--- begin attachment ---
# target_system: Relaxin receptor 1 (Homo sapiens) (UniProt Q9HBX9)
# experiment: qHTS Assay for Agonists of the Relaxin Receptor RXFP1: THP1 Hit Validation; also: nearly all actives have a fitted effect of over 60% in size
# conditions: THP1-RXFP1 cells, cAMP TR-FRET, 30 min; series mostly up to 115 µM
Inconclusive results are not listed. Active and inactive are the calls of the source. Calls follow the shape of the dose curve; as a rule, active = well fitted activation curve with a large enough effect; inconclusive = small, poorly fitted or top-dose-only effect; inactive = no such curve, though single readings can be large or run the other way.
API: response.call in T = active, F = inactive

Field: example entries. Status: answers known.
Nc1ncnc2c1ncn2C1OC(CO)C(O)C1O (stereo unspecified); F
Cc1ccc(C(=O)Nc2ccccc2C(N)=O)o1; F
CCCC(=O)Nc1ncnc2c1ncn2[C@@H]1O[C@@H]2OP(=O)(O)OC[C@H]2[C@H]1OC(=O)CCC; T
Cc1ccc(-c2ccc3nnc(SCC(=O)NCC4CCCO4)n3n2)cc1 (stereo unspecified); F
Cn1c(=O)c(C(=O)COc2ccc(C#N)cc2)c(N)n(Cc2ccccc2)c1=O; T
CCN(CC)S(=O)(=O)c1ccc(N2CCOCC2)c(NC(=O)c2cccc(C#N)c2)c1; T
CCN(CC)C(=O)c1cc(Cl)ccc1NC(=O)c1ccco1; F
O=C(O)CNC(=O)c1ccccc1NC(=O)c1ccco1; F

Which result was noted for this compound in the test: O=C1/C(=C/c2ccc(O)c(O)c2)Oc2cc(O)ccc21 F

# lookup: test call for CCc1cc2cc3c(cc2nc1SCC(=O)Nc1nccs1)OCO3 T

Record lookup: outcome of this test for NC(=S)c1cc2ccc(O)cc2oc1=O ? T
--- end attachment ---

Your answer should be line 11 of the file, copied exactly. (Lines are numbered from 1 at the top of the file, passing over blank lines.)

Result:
Cn1c(=O)c(C(=O)COc2ccc(C#N)cc2)c(N)n(Cc2ccccc2)c1=O; T